Autograph letter signed to Giuseppe Verdi in the hand of his leading soprano. VERDI, Erminia Frezzolini.

Autograph letter signed to Giuseppe Verdi in the hand of his leading soprano

4 pp. Large octavo (ca. 220 x 170 mm.). Dated Eaux-Bonnes (Pyrénées Atlantiques, France), September 25, 1855. In Italian (with translation).

A lengthy and very interesting letter discussing Frezzolini's proposed engagement at the Paris Opéra as Eleonora (in Il Trovatore) and its terms, alluding to an opera that she does not want to sing, etc.

"All other considerations aside, how can one live in Paris on such a pittance? I also believe it necessary that, entering such an enticing theatre as the Opéra, one must do it without pomp and ceremony but discreetly, as is appropriate for an artist who, unfortunately, is not at the beginning of her career. In any case, I know that such are your ideas, and that is the reason why I had begged you, and still beg you, to settle this affair yourself... I would be happy... to combine business with pleasure and appear again in Paris with my part of Eleonora, and I am convinced that, if you really want it, it will per force be done..."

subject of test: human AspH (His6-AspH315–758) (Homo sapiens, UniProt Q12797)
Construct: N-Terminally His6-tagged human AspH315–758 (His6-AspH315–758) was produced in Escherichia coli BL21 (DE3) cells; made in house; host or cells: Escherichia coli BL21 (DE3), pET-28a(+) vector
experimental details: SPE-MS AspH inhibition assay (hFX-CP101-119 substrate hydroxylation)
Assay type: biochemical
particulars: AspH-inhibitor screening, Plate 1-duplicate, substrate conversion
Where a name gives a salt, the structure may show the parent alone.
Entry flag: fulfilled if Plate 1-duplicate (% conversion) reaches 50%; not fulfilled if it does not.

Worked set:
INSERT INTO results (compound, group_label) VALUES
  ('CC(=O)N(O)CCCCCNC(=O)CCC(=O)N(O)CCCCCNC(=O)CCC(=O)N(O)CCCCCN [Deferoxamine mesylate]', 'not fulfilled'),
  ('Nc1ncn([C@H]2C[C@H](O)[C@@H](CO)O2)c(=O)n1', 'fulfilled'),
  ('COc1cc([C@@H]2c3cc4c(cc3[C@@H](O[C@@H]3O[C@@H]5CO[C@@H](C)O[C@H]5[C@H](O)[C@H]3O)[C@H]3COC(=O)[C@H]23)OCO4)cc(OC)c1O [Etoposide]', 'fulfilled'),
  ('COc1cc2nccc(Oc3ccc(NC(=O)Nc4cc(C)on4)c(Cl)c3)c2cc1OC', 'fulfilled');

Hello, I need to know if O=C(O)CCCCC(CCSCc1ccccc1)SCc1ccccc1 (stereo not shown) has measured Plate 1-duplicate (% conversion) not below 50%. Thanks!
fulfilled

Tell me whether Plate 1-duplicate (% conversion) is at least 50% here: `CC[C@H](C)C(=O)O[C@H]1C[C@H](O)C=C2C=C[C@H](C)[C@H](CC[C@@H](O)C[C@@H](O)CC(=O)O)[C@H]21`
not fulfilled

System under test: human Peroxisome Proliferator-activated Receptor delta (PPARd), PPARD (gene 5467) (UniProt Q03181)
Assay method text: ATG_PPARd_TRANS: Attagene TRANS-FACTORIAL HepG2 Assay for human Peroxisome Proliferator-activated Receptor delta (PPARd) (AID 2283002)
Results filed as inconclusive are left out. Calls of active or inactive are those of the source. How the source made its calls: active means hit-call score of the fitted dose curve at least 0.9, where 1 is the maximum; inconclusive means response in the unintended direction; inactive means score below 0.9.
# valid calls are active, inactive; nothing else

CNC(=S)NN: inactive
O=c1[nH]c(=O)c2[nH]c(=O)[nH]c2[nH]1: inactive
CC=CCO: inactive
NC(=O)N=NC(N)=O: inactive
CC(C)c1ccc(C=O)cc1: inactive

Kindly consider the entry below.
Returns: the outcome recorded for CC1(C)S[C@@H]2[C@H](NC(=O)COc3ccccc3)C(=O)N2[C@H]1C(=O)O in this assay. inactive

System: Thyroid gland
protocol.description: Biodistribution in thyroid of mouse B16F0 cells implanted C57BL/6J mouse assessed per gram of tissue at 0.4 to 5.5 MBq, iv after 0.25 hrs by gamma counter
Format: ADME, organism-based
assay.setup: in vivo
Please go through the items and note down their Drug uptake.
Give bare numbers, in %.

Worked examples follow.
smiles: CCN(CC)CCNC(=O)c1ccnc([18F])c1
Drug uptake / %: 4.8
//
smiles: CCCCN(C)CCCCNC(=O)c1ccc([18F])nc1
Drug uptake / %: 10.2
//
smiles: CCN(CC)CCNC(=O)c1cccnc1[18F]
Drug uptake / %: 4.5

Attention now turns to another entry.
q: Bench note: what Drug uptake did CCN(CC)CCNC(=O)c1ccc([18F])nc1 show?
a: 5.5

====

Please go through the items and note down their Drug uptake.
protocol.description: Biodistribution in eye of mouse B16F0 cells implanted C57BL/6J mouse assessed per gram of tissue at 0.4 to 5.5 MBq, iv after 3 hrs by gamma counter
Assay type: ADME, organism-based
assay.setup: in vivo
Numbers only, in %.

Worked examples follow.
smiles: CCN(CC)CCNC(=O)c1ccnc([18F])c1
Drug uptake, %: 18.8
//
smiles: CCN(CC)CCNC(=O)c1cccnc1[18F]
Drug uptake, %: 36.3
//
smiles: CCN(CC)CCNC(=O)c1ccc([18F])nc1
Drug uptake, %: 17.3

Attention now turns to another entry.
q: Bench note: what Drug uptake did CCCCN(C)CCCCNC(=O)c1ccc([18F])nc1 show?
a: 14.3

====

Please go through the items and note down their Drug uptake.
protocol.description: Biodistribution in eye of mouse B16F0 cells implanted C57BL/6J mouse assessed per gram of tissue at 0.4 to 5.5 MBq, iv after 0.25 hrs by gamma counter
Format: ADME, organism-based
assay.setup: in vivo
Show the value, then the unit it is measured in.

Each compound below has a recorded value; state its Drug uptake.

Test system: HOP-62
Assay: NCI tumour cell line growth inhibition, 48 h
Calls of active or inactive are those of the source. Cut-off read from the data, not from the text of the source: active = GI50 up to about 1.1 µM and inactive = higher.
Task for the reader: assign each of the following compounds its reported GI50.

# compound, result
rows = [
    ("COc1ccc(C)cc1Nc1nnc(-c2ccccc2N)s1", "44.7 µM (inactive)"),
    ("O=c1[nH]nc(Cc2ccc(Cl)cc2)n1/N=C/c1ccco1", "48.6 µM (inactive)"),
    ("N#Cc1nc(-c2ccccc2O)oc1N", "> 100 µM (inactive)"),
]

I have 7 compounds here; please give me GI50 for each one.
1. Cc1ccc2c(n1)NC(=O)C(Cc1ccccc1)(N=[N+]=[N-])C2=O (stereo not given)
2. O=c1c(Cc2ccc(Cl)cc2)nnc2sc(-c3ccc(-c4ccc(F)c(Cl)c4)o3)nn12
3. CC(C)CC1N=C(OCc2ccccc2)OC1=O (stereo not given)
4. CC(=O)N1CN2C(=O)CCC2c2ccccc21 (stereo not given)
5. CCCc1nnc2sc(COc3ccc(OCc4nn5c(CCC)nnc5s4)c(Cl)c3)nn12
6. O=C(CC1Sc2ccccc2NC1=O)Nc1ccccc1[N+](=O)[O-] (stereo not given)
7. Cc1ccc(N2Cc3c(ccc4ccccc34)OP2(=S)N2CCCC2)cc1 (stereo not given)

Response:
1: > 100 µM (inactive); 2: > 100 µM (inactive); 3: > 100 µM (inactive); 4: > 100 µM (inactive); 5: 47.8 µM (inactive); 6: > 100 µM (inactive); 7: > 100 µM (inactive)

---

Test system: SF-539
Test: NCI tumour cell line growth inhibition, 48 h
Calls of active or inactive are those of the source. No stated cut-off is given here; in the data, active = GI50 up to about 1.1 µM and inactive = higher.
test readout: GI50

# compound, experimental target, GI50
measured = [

Slightly worn and browned with some show-through; soiled at upper outer corners; creased at folds.

Frezzolini was the leading Verdi soprano in the 1840s.

Closely identified with Romantic opera and especially with Verdi, Frezzolini "had bel canto skills but sang in the new manner called for by Verdi's works, uniting smooth legato and dramatic power. Her sensational début, at Florence in 1837, was in the title role of Bellini's Beatrice di Tenda; this remained one of her most effective parts, along with Donizetti's Lucrezia Borgia (in which she caused another sensation, at La Scala in 1840), Bellini's Elvira (I puritani), and Verdi's Giselda, Gilda (Rigoletto) and Leonora (Il trovatore). She also created the title role in Coccia’s Giovanna II, regina di Napoli (1840, Milan). She was compared to Maria Malibran for boldness, intensity and pathos, with an added sweetness of timbre; Fétis wrote of her beauty and nobility on stage. After an early London season (1841) and many Italian engagements, she spent the years between 1847 and 1857 in St Petersburg, Madrid, London and Paris." John Rosselli in Grove Music Online. Item #23353

Price: $1,500.00  other currencies

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